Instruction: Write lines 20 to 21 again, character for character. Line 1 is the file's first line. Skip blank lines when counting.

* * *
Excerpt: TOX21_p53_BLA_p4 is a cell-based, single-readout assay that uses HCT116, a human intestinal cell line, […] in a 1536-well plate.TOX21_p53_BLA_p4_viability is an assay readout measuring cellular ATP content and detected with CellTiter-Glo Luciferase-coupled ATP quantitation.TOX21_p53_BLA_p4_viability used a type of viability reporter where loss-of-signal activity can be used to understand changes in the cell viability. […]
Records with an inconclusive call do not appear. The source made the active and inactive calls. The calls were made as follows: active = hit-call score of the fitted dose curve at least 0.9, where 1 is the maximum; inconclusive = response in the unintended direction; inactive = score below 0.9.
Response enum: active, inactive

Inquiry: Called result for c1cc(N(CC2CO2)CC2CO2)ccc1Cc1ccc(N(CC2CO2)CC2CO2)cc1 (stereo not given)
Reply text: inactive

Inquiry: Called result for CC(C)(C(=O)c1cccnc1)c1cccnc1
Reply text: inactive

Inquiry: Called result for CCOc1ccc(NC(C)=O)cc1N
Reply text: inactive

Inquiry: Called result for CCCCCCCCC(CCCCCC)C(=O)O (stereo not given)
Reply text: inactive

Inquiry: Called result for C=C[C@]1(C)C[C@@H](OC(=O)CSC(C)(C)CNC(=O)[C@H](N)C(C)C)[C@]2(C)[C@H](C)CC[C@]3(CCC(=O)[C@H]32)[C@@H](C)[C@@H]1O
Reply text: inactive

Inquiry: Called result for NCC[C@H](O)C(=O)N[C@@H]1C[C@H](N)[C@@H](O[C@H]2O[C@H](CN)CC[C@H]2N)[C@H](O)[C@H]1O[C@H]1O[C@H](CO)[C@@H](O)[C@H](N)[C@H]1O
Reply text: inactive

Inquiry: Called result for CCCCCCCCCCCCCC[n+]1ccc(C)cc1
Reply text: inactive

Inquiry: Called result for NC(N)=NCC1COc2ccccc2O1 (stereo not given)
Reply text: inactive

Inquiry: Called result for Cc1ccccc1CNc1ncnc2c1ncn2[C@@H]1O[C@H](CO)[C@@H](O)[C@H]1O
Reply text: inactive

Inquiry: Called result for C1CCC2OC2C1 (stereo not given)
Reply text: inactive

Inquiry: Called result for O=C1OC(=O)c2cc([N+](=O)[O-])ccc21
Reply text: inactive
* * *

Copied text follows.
Inquiry: Called result for Cc1ccccc1CNc1ncnc2c1ncn2[C@@H]1O[C@H](CO)[C@@H](O)[C@H]1O
Reply text: inactive